Poetry Types

These are some of the Poetry Types I have explored and attempted to write here on my Blog.  The explanations I give here are very simple and of my understanding–for more complete explanations and samples please visit the links listed below.

  • ABECEDARIAN:  The first letter of each line uses a letter of the alphabet–all 26 letters are used.
  • ACROSTIC:  The first letter of each line spells a word vertically.  In my poems I try to have each line relate in some way to the meaning of the word being spelled.
  • ALOUETTE:  2 stanzas–12 lines–34 syllables–5-5-7-5-5-7 each stanza–rhyme: aabccb
  • AUBADE:  Poem or Song about morning or daybreak–often about love
  • BALLAD:  a poem that tells a story–often has a repeated refrain–often sung as a love song or folk tale
  • BLACKOUT: creating a poem from a published article (such as in a newspaper or book) by blacking out words.
    BLANK: choose one word–4-5-or 6 lines–in each line use your chosen word in consecutive order with the chosen word on the first line in the first place, then your word on the 2nd line in the second place and so on (see example and get a free worksheet here).
  • BOP:  3 stanzas–Each stanza is followed by a refrain. Any number of syllables. Rhyme or No Rhyme.
    First stanza=6 lines– presents a problem
    Second stanza=8 lines–explores or expands the problem
    Third stanza=6 lines– either presents a solution or offers a conclusion to failing to resolve the problem
  • BUTTERFLY CINQUAIN: 9 line stanza–42 syllables=2-4-6-8-2-8-6-4-2
  • CALLIGRAM: a poem in which the letters create a visual image of the poem–like a shape poem
  • CASCADE: poem is according to how many lines are in verse one.  3 lines?–then verse two’s last line is the first line from verse one–verse three’s last line is the second line from verse one–verse four’s last line is the last line of verse one.  ie: ABC-deA-fgB-hiC–No rhyme scheme.  Poem’s length is according to first verse.  (Visit this Link for more information)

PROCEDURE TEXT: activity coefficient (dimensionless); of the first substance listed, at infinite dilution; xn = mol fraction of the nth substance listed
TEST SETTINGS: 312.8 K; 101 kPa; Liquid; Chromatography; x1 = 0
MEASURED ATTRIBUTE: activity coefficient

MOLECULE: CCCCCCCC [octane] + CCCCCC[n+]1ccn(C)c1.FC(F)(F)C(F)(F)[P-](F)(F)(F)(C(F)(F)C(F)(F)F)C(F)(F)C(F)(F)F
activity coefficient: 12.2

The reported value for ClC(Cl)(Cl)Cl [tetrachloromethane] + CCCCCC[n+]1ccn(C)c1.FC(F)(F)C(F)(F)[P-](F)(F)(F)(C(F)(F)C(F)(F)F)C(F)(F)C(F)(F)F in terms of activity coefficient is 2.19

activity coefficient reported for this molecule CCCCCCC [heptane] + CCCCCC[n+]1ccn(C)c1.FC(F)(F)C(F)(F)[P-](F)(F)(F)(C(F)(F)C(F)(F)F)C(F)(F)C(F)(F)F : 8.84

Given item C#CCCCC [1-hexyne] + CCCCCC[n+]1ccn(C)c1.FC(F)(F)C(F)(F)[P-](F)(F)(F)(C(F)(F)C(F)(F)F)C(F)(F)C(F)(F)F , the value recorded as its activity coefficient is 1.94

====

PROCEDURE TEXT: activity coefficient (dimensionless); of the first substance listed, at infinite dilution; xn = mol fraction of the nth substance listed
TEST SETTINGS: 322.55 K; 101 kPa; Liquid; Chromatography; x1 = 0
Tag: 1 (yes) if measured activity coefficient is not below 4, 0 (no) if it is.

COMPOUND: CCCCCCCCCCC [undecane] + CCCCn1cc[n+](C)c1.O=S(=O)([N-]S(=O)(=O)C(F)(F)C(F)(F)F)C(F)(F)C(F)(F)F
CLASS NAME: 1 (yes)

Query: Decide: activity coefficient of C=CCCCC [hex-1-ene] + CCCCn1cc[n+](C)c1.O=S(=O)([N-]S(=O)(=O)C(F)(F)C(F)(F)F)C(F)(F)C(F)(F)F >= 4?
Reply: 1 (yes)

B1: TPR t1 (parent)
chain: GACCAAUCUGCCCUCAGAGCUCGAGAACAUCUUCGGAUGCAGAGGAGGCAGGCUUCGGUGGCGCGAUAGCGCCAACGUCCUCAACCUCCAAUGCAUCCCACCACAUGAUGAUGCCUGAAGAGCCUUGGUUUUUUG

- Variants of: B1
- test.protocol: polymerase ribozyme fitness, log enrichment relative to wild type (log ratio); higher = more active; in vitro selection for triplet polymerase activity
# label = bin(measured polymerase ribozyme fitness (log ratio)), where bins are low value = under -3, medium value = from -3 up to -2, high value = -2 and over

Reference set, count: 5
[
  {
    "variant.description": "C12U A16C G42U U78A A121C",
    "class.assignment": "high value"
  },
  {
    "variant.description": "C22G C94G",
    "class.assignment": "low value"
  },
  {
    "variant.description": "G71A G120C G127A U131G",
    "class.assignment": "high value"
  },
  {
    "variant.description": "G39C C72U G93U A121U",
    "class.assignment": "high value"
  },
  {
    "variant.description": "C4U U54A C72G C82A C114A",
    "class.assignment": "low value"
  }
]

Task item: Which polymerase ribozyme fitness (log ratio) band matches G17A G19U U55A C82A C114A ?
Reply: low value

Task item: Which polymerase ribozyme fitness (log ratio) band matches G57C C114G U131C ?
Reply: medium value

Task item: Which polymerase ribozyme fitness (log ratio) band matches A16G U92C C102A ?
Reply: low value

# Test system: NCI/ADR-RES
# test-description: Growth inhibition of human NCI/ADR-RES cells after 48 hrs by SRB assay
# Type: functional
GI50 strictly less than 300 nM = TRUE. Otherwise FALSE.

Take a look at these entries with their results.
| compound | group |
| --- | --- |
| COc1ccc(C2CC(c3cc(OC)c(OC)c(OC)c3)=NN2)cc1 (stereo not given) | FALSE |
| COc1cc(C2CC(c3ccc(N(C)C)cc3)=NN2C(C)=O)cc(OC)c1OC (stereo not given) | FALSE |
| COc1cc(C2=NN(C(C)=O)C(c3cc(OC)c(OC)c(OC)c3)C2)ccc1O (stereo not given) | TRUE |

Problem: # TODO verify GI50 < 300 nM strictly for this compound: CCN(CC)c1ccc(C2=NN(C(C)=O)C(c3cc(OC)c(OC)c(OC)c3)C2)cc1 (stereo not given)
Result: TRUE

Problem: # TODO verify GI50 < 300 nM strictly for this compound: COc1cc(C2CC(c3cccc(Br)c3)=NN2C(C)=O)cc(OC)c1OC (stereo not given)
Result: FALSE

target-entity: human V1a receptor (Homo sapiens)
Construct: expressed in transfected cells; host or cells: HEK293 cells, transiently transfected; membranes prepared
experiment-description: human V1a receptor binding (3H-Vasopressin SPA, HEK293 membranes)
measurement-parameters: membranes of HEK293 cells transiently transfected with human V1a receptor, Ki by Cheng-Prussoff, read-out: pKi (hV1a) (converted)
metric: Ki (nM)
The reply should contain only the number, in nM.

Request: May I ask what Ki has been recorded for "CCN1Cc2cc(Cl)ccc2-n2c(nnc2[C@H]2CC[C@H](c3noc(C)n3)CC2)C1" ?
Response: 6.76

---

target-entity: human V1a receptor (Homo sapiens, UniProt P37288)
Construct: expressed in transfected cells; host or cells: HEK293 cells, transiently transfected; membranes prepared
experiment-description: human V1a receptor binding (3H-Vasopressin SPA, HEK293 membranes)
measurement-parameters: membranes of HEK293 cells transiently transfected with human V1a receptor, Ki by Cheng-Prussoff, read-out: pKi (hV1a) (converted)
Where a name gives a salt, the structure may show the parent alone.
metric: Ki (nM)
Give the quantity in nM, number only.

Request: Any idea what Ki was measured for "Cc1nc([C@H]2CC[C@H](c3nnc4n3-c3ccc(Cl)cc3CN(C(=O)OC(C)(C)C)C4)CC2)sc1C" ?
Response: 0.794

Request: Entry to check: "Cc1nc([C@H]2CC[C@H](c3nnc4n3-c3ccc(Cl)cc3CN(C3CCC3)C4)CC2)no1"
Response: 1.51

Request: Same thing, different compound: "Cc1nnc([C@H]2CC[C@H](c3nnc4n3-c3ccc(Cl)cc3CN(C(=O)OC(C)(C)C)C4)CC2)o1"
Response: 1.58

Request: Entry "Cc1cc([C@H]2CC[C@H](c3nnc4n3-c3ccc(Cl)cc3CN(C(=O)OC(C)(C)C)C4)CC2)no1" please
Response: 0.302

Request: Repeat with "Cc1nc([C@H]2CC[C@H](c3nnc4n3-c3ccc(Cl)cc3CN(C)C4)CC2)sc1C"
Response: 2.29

• CHOKA:  55 syllables–5-7-5-7-5-7-5-7-7 (or more)–often called a “long poem” repeats 5-7 and ends with 5-7-7
  • CINQUAIN: 5 line stanza–22 syllables=2-4-6-8–2
  • CLARITY PYRAMID: 7 lines–2 triplets- 1 single line–First line is the title—1 syllable–Capitalized–next 2 lines are 2 syllables and 3 syllables–synonyms of title  Next triplet tells gives an overview of the title–3 lines–5-6-7 syllables and the last line is 8 syllables written as a defining quote of the title.  Poem should be centered to look like a pyramid.
  • CLERIHEW:  comic verse, two couplets, aabb rhyme, usually about a person/character
  • CONCRETE:  is like Shape poetry but Concrete doesn’t have to take on the particular shape of the poem’s subject, just some of the words in the poem can enhance the effect.
  • CROWN CINQUAIN: A sequence of five cinquain stanzas which construct a large poem
  • CURTAL SONNET:  11 lines–10 syllables each line except last line has 5 syllables–first six lines rhyme: abcabc–next five lines rhyme: dbcdc
  • DECUAIN:  10 lines–10 syllables each line–any subject–rhyme scheme: ababbcbcaa or ababbcbcbb or ababbcbccc